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Last Updated: Wednesday, 24 September, 2003, 17:00 GMT 18:00 UK
Form guide: Scotland
Scotland could not contain Stefan Terblanche
Scotland performed well against the Springboks
Scotland may only have a win-loss record of 3-6 in 2003 but that in isolation fails to represent the strides the side have made recently.

Ian McGeechan's men ended the Six Nations championship fourth after defeats to England, Ireland and France.

But they were unlucky not to pick up back-to-back victories against the Springboks on their summer southern hemisphere tour.

Their efforts in South Africa led coach McGeechan to insist that Scotland could once again be world beaters.

McGeechan said: "I believe we will be a match for any side in the months and years to come. This is a very talented and committed squad."

The World Cup is in all probability coming too soon for that statement to ring true in Australia, but it could prove a positive end to a year that looked set to be an annus horribilis following their opening game of the year in the Six Nations.

They were overwhelmed 36-6 by Ireland as the men from the Emerald Isle won at Murrayfield for the first time since 1985.

David Humphreys rattled off 26 points for the visitors, including one of three tries.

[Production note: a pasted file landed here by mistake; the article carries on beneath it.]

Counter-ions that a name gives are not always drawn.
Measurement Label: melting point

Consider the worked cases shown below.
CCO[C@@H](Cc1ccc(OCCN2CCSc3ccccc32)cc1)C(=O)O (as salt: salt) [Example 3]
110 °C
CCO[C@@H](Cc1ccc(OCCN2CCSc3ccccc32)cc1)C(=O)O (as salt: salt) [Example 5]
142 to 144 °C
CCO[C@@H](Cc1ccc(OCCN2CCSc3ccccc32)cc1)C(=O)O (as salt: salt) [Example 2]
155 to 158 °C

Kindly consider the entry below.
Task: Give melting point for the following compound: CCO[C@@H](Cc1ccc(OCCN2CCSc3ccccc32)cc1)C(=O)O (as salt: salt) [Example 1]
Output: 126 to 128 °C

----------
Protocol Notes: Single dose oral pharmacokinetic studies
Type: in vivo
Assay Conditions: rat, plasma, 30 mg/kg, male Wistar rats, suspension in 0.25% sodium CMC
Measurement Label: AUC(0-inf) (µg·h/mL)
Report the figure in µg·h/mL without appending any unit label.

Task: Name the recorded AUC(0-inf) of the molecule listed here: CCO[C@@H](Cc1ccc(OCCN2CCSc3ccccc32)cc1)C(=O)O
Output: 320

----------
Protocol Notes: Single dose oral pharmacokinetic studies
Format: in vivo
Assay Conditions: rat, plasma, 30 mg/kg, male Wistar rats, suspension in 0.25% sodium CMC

FORM IN 2003

Scotland were similarly overwhelmed by both France and England but made amends with tight victories against Italy and Wales.

In a game that had been billed as a wooden spoon play-off, Scotland finally found their Six Nations feet to bury Wales with a dominant forward effort.

A powerful performance from Scotland's front five, coupled with dynamic displays from Simon Taylor, James White and Andrew Mower in the back row, was just enough to give the home side the much-needed victory.

In a similarly tight game, Italy were also defeated to give McGeechan and his players the boost required for their trip to South Africa.

In the opening Springbok Test, the tourists played by far the more enterprising rugby and were rewarded with tries from White, Andy Craig and Chris Paterson.

But a barrage of 17 points in 11 second-half minutes saw South Africa stage an unlikely comeback.

A week later Scotland suffered a similar fate as the hosts again came back from behind to win.

Leading 16-12 at half-time after a first-half Craig try, however, the Springboks slowly but surely took control of the game with their experience at altitude telling as the match progressed.

Despite defeat, their efforts on tour buoyed confidence and they won their reward against Italy in August.

Earlier in the year they had come close to losing to the Azzurri but less than six months on they stormed to a 47-15 victory with tries from White, James McLaren, Mike Blair, Gordon Ross, Simon Danielli and Brendan Laney.

But Scotland, missing some key figures, were subsequently beaten by Wales at the Millennium Stadium and Ireland at Murrayfield.

It was far from the perfect send-off in a year that has shown signs of promise.

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